The major challenge in green hydrogen adoption is the cost of production. Grey hydrogen is currently produced at 150-200 rupees ($1.5-3) per kg in India while green hydrogen, on the other hand, costs more than two times this price. Replacing grey hydrogen will require this cost to fall to below 200 rupees per kg and reach price parities. There are two major elements affecting the cost of green hydrogen production: renewable energy and electrolyzers. 

India stands in a unique position in the renewable energy sector with one of the lowest Levelized Cost of Electricity (LCOE) in the world. For example, LCOE for rooftop solar power was $66/MWh in India compared to $238/MWh in the US in 2021. The latest report by Moody's Investors Service expects the LCOE from solar and wind projects in India to become cost competitive with coal-based power by 2025. To meet the desired green hydrogen production targets by 2030, the country will require a total renewable energy capacity addition of 125 GW. This will be around 25% of the country's overall renewable energy target of 500 GW by 2030. Production of renewable energy is subject to seasonality and thus battery energy storage is a key part in the shift towards renewables. India is looking at developing non-lithium ion based battery solutions which will be affordable and easy to scale. Startups such as Offgrid Energy Labs, Rechargion, Delectrik are offering innovative batteries made from zinc-gel or sodium-ion, raw materials which are easily available and affordable. Hydrogen could also be used as an alternative form of storing extra renewable energy, either as pressurized hydrogen, ammonia or hydrides and is suitable for long-term storage.

Electrolyzers, on the other hand, are also seeing significant improvements. India currently has an electrolyzer capacity of 300 MW which will need to be scaled up to 60 GW for the country to meet its green hydrogen production targets. Based on all the announced projects, India’s electrolyzer manufacturing capacity is expected to hit 8 GW by 2025. Electrolyzers account for 50-60% of the total cost of green hydrogen production. The cost of a 1MW alkaline electrolyser is about US$1m and the cost of a 1MW PEM electrolyser is about US$1.4m. A 10MW PEM electrolyzer can produce around 180 kg of hydrogen. Therefore, reducing the cost of electrolyzers through technological innovation and scale will be crucial in reducing the cost of green hydrogen. There are two types of electrolysers used at present in the industry: alkaline electrolysis (AE) – it uses a liquid alkaline electrolyte solution for splitting water into hydrogen and oxygen – and polymer electrolyte membrane (PEM), which uses a solid polymer membrane for splitting water. Globally, the market for electrolysers is dominated by alkaline electrolyzers, with a 61% market share, and polymer electrolyte membranes have a 31% share. Technologies with advanced electrolyzers such as solid oxide and Anion Exchange Membrane (AEM) are also nearing commercial deployment. Startups such as Ossus Biorenewables and NewTrace are developing innovative electrolyzers which reduce the dependence on expensive metals and improve the production efficiencies, thereby decreasing the cost of hydrogen production. This is an area of significant opportunity for startups to innovate and become the technology of choice for larger industries to adopt as they build towards higher capacities.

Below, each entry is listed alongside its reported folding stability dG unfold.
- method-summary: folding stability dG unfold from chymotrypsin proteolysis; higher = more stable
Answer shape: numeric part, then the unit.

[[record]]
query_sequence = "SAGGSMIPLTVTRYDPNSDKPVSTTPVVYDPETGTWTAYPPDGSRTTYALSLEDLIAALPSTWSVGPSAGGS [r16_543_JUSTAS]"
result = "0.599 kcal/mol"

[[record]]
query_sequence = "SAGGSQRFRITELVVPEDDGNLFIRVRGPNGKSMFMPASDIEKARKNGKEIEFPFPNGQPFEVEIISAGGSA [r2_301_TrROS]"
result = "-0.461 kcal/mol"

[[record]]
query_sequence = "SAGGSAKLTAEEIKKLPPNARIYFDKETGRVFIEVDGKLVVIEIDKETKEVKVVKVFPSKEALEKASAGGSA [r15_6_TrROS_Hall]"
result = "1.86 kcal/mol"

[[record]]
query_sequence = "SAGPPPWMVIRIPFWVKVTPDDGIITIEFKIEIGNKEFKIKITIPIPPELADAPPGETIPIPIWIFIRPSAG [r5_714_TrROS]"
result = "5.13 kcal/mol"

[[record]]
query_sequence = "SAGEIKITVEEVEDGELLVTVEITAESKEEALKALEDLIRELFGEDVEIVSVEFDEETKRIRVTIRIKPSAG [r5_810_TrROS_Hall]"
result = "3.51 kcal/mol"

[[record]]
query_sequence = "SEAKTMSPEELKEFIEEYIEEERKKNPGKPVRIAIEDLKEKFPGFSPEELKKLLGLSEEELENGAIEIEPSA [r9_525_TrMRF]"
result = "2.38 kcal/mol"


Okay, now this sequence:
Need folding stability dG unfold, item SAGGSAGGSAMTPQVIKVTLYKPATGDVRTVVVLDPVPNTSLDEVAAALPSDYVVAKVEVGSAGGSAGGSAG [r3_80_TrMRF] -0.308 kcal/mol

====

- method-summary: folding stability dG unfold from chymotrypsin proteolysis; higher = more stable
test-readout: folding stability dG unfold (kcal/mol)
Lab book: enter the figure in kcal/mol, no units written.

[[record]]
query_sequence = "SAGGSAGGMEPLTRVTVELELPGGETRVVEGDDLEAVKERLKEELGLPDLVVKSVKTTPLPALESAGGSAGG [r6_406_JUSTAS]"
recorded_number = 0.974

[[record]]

Water scarcity can also become a barrier for green hydrogen production. Currently, 9 kg of water is required to produce 1 kg of hydrogen. A large 1 GW electrolyzer will require around 3 million tonnes of water. Startups and researchers are working towards developing technologies which can utilize either waste water or sea water for producing hydrogen, thereby reducing the dependence on fresh or ground water resources.

Finally, storage and transport of hydrogen is another challenge.  Most of the hydrogen transported globally happens through extensive pipelines and a similar strategy needs to be used in India as well. Gas pipelines in India are owned and operated by Gas Authority of India Limited (70%), Gujarat State Petroleum Corpo­ra­tion (16.5%) and Reliance Gas Pipeline Limited (10.9%). These pipelines will need to be redesigned to avoid leakage and embrittlement. Alternatively, hydrogen can be converted into ammonia or methanol for easier transportation. However, the conversion processes are costly. Startups in this space are working towards developing solid-state hydrogen storage systems which can help in the safe storage and transport of hydrogen.

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TechSprouts is a platform to engage with the deep science ecosystem in India